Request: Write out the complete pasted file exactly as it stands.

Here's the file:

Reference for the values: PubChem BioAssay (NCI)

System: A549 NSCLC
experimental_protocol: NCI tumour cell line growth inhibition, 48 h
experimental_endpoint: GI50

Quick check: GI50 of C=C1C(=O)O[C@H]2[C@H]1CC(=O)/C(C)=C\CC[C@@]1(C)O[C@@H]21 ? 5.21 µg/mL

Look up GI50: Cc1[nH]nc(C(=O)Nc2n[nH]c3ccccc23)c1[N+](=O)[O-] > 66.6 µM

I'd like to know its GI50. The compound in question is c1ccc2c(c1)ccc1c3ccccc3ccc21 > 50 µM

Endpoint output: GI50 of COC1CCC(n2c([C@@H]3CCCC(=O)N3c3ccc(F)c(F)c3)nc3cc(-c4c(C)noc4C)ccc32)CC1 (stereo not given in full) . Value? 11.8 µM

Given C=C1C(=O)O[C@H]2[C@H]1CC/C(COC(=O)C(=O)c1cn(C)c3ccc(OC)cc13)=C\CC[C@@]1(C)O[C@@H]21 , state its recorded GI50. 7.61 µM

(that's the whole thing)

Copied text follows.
Reference for the values: PubChem BioAssay (NCI)

System: A549 NSCLC
experimental_protocol: NCI tumour cell line growth inhibition, 48 h
experimental_endpoint: GI50

Quick check: GI50 of C=C1C(=O)O[C@H]2[C@H]1CC(=O)/C(C)=C\CC[C@@]1(C)O[C@@H]21 ? 5.21 µg/mL

Look up GI50: Cc1[nH]nc(C(=O)Nc2n[nH]c3ccccc23)c1[N+](=O)[O-] > 66.6 µM

I'd like to know its GI50. The compound in question is c1ccc2c(c1)ccc1c3ccccc3ccc21 > 50 µM

Endpoint output: GI50 of COC1CCC(n2c([C@@H]3CCCC(=O)N3c3ccc(F)c(F)c3)nc3cc(-c4c(C)noc4C)ccc32)CC1 (stereo not given in full) . Value? 11.8 µM

Given C=C1C(=O)O[C@H]2[C@H]1CC/C(COC(=O)C(=O)c1cn(C)c3ccc(OC)cc13)=C\CC[C@@]1(C)O[C@@H]21 , state its recorded GI50. 7.61 µM